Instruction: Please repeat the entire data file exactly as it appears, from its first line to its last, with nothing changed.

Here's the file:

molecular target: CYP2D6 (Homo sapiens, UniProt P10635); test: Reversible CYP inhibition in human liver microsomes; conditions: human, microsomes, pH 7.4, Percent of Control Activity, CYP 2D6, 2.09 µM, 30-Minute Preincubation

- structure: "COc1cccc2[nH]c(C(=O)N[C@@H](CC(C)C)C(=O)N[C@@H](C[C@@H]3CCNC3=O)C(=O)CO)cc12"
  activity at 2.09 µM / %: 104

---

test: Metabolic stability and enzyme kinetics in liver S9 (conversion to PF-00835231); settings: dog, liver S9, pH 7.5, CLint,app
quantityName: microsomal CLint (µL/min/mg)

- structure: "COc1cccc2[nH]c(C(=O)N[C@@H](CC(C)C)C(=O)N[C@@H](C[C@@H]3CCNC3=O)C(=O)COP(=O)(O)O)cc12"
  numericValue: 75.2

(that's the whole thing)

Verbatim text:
molecular target: CYP2D6 (Homo sapiens, UniProt P10635); test: Reversible CYP inhibition in human liver microsomes; conditions: human, microsomes, pH 7.4, Percent of Control Activity, CYP 2D6, 2.09 µM, 30-Minute Preincubation

- structure: "COc1cccc2[nH]c(C(=O)N[C@@H](CC(C)C)C(=O)N[C@@H](C[C@@H]3CCNC3=O)C(=O)CO)cc12"
  activity at 2.09 µM / %: 104

---

test: Metabolic stability and enzyme kinetics in liver S9 (conversion to PF-00835231); settings: dog, liver S9, pH 7.5, CLint,app
quantityName: microsomal CLint (µL/min/mg)

- structure: "COc1cccc2[nH]c(C(=O)N[C@@H](CC(C)C)C(=O)N[C@@H](C[C@@H]3CCNC3=O)C(=O)COP(=O)(O)O)cc12"
  numericValue: 75.2